Best Boy. Finished 9-25-15, rating 4.5/5, fiction, 246 pages, pub. 2015
Sent to a “therapeutic community” for autism at the age of eleven, Todd Aaron, now in his fifties, is the “Old Fox” of Payton LivingCenter. A joyous man who rereads the encyclopedia compulsively, he is unnerved by the sudden arrivals of a menacing new staffer and a disruptive, brain-injured roommate. His equilibrium is further worsened by Martine, a one-eyed new resident who has romantic intentions and convinces him to go off his meds to feel “normal” again. Undone by these pressures, Todd attempts an escape to return “home” to his younger brother and to a childhood that now inhabits only his dreams. from Goodreads
Okay, let’s start with the ways that this book was a difficult read for me. Autism communities, like the one in the book, are both reassuring and frightening for a parent. I know someone who works at a community home, similar but on a much smaller scale, and he said because of the pay the staff turnover was high and the quality of employees was sometimes so bad that the residents were robbed of the money their families sent. This is something I pray about every night, Gage’s independence. But the surprising thing for me was how hard I was hit by Todd’s love for his dead mother. Todd still needed his mother and she had been the only one who really looked out for his best interests, so I shed a few tears at those points of the book that I’m sure wouldn’t affect someone else the same way. I need to live forever, guys!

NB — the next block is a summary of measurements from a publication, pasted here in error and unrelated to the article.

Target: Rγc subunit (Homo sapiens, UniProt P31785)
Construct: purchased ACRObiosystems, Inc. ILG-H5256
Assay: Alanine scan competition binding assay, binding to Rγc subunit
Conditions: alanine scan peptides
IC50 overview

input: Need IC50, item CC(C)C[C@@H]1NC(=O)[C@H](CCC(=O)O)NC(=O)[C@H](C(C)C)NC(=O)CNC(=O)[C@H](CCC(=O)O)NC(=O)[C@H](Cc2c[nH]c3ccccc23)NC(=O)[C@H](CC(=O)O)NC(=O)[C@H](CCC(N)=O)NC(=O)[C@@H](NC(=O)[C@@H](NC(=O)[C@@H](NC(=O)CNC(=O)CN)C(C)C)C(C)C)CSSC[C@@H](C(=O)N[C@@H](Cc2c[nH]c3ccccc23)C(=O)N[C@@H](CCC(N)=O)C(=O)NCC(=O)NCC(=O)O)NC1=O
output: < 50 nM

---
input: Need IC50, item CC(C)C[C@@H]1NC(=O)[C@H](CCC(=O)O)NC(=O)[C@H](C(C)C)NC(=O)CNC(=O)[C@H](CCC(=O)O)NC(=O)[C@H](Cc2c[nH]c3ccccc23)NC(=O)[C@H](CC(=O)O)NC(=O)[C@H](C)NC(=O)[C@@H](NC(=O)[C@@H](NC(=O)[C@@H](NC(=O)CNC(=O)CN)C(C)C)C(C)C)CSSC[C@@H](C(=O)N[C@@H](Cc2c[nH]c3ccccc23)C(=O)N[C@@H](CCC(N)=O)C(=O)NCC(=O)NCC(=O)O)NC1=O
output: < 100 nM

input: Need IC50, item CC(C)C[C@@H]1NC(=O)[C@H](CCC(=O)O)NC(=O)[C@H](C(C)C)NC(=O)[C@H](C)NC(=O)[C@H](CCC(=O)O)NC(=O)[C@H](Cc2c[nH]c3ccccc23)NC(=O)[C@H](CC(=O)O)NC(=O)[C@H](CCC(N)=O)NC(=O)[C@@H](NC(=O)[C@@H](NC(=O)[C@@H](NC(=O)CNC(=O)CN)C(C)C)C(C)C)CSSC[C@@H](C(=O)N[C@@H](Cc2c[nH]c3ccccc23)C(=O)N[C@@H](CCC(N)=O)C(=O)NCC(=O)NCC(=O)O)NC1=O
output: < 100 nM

To the story, I love that this was told from Todd’s first person perspective. Todd is a higher functioning man in his 50’s and this is not a character I’ve seen before. Todd loves his routine, oldies music and to be helpful. He works around the center and even goes to the local school to help serve lunch. But Todd’s routine was disrupted by a hateful roommate, a girl who makes him ‘have wind in his pants’, and new staffer who uses Todd to cover for his extracurricular activities. Those three people leave Todd unsettled and wanting to return home to his brother so he does something drastic.
Gottlieb, whose autistic brother lives in a community not unlike Todd, gets the voice just right. Every person on the spectrum is different, with different abilities, but Todd is a fair representation of many of the commonalities of those on the spectrum. I enjoyed my time with Todd even it was tinged with apprehension. If you’ve never spent time with an adult on the autism spectrum then I think this book would give a great perspective with a great story too. The end was very satisfying and left Todd and the reader in a good place.
Thanks for sending me a copy Golda! I also enjoyed meeting the author when he was on tour last month and he wrote this article in the Washington Post about his real life experiences with his 57 year old brother. I highly recommend it.